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5.2  Defining types of participants: which people and populations?

The criteria for considering types of people included in studies in a review should be sufficiently broad to encompass the likely diversity of studies, but sufficiently narrow to ensure that a meaningful answer can be obtained when studies are considered in aggregate. It is often helpful to consider the types of people that are of interest in two steps. First, the diseases or conditions of interest should be defined using explicit criteria for establishing their presence or not. Criteria that will force the unnecessary exclusion of studies should be avoided. For example, diagnostic criteria that were developed more recently – which may be viewed as the current gold standard for diagnosing the condition of interest – will not have been used in earlier studies. Expensive or recent diagnostic tests may not be available in many countries or settings.


Second, the broad population and setting of interest should be defined. This involves deciding whether a special population group is of interest, determined by factors such as age, sex, race, educational status or the presence of a particular condition such as angina or shortness of breath. Interest may focus on a particular setting such as a community, hospital, nursing home, chronic care institution, or outpatient setting. Box 5.2.a outlines some factors to consider when developing criteria for the ‘Types of participants’.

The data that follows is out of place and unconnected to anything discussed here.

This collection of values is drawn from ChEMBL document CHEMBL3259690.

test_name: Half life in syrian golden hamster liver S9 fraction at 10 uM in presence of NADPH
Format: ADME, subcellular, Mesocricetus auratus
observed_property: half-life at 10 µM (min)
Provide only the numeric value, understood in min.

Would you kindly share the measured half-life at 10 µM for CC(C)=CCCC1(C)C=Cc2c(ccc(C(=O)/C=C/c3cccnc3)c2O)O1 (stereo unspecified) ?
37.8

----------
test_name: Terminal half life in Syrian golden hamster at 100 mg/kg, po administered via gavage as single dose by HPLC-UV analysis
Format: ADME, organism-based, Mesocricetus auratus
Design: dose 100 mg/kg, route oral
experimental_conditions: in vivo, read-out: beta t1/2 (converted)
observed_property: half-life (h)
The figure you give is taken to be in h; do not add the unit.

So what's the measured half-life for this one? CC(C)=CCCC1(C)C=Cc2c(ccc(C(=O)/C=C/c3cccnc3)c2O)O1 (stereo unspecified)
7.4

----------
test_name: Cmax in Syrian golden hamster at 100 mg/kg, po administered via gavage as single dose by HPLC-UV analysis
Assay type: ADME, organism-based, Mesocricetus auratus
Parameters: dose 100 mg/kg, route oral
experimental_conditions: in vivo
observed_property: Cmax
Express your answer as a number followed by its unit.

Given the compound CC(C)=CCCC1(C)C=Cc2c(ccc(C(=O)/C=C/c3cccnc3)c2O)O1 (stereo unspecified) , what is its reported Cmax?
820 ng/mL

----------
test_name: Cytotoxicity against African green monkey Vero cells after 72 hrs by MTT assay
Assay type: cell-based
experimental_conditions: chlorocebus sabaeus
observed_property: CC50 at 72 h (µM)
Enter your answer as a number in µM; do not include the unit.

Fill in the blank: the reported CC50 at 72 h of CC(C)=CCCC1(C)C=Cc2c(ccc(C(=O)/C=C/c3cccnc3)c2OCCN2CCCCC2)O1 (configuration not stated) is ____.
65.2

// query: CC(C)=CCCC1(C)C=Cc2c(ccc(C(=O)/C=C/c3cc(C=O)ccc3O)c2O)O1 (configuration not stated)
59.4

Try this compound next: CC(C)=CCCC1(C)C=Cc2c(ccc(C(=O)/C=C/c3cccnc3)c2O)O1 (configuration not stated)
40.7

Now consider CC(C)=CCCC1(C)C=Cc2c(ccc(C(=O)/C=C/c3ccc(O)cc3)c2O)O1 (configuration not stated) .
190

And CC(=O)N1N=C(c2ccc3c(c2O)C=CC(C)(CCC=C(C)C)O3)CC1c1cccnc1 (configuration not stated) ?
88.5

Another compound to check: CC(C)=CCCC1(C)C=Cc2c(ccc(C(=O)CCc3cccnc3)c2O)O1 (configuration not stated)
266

The types of participants of interest usually determine directly the participant-related eligibility criteria for including studies. However, pre-specification of rules for dealing with studies that only partially address the population of interest can be challenging. For example, if interest focuses on children, a cut-point such as 16 years old might be desirable, but does not determine a strategy for dealing with studies with participants aged from 12 to 18. Use of arbitrary rules (such as “more than 80% of the participants are under 16”) will not be practical if detailed information is not available from the study. A phrase such as “the majority of participants are under 16” may be sufficient. Although there is a risk of review authors’ biases affecting post hoc inclusion decisions, this may be outweighed by a common sense strategy in which eligibility decisions keep faith with the objectives of the review rather than with arbitrary rules. Difficult decisions should be documented in the review, and sensitivity analyses can assess the impact of these decisions on the review’s findings (see Chapter 9, Section 9.7).


Any restrictions with respect to specific population characteristics or settings should be based on a sound rationale. It is important that Cochrane reviews are globally relevant, so justification for the exclusion of studies based on population characteristics should be explained in the review. For example, focusing a review of the effectiveness of mammographic screening on women between 40 and 50 years old may be justified on the basis of biological plausibility, previously published systematic reviews and existing controversy. On the other hand, focusing a review on a particular subgroup of people on the basis of their age, sex or ethnicity simply because of personal interests when there is no underlying biologic or sociological justification for doing so should be avoided. When it is uncertain whether there are important differences in effects among various subgroups of people, it may be best to include all of the relevant subgroups and then test for important and plausible differences in effect in the analysis (see Chapter 9, Section 9.6). This should be planned a priori, stated as a secondary objective and not driven by the availability of data.